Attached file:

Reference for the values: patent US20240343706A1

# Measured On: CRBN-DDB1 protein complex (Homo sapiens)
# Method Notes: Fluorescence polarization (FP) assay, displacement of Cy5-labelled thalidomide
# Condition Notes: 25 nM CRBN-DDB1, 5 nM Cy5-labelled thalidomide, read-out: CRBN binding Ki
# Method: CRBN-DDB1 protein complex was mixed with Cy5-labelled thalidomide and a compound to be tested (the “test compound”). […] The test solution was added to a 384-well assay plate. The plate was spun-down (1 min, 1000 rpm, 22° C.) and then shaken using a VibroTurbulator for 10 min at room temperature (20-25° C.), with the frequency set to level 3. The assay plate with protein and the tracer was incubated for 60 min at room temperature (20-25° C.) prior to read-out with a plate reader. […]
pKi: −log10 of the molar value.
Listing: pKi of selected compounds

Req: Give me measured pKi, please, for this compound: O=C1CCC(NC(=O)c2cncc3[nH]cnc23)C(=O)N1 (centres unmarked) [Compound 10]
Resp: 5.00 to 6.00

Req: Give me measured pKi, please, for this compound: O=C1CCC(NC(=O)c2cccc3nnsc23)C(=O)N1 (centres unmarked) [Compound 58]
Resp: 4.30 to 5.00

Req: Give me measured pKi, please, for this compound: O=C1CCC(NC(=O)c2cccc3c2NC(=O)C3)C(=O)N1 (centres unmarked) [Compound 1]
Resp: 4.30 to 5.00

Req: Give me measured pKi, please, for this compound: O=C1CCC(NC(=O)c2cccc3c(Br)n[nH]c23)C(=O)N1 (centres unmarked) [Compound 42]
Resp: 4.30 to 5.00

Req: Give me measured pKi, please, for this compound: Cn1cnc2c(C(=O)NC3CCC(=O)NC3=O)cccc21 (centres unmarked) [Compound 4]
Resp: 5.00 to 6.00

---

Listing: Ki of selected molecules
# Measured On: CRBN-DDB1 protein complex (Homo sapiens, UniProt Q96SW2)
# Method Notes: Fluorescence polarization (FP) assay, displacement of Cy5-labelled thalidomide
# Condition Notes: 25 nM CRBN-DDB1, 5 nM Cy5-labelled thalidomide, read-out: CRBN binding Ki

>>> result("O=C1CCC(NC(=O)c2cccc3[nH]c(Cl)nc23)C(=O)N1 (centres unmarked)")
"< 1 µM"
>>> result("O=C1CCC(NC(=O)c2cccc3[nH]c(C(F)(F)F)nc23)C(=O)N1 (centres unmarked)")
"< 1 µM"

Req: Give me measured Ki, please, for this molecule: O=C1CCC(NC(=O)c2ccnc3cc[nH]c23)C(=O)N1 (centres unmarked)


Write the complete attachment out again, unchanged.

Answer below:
Reference for the values: patent US20240343706A1

# Measured On: CRBN-DDB1 protein complex (Homo sapiens)
# Method Notes: Fluorescence polarization (FP) assay, displacement of Cy5-labelled thalidomide
# Condition Notes: 25 nM CRBN-DDB1, 5 nM Cy5-labelled thalidomide, read-out: CRBN binding Ki
# Method: CRBN-DDB1 protein complex was mixed with Cy5-labelled thalidomide and a compound to be tested (the “test compound”). […] The test solution was added to a 384-well assay plate. The plate was spun-down (1 min, 1000 rpm, 22° C.) and then shaken using a VibroTurbulator for 10 min at room temperature (20-25° C.), with the frequency set to level 3. The assay plate with protein and the tracer was incubated for 60 min at room temperature (20-25° C.) prior to read-out with a plate reader. […]
pKi: −log10 of the molar value.
Listing: pKi of selected compounds

Req: Give me measured pKi, please, for this compound: O=C1CCC(NC(=O)c2cncc3[nH]cnc23)C(=O)N1 (centres unmarked) [Compound 10]
Resp: 5.00 to 6.00

Req: Give me measured pKi, please, for this compound: O=C1CCC(NC(=O)c2cccc3nnsc23)C(=O)N1 (centres unmarked) [Compound 58]
Resp: 4.30 to 5.00

Req: Give me measured pKi, please, for this compound: O=C1CCC(NC(=O)c2cccc3c2NC(=O)C3)C(=O)N1 (centres unmarked) [Compound 1]
Resp: 4.30 to 5.00

Req: Give me measured pKi, please, for this compound: O=C1CCC(NC(=O)c2cccc3c(Br)n[nH]c23)C(=O)N1 (centres unmarked) [Compound 42]
Resp: 4.30 to 5.00

Req: Give me measured pKi, please, for this compound: Cn1cnc2c(C(=O)NC3CCC(=O)NC3=O)cccc21 (centres unmarked) [Compound 4]
Resp: 5.00 to 6.00

---

Listing: Ki of selected molecules
# Measured On: CRBN-DDB1 protein complex (Homo sapiens, UniProt Q96SW2)
# Method Notes: Fluorescence polarization (FP) assay, displacement of Cy5-labelled thalidomide
# Condition Notes: 25 nM CRBN-DDB1, 5 nM Cy5-labelled thalidomide, read-out: CRBN binding Ki

>>> result("O=C1CCC(NC(=O)c2cccc3[nH]c(Cl)nc23)C(=O)N1 (centres unmarked)")
"< 1 µM"
>>> result("O=C1CCC(NC(=O)c2cccc3[nH]c(C(F)(F)F)nc23)C(=O)N1 (centres unmarked)")
"< 1 µM"

Req: Give me measured Ki, please, for this molecule: O=C1CCC(NC(=O)c2ccnc3cc[nH]c23)C(=O)N1 (centres unmarked)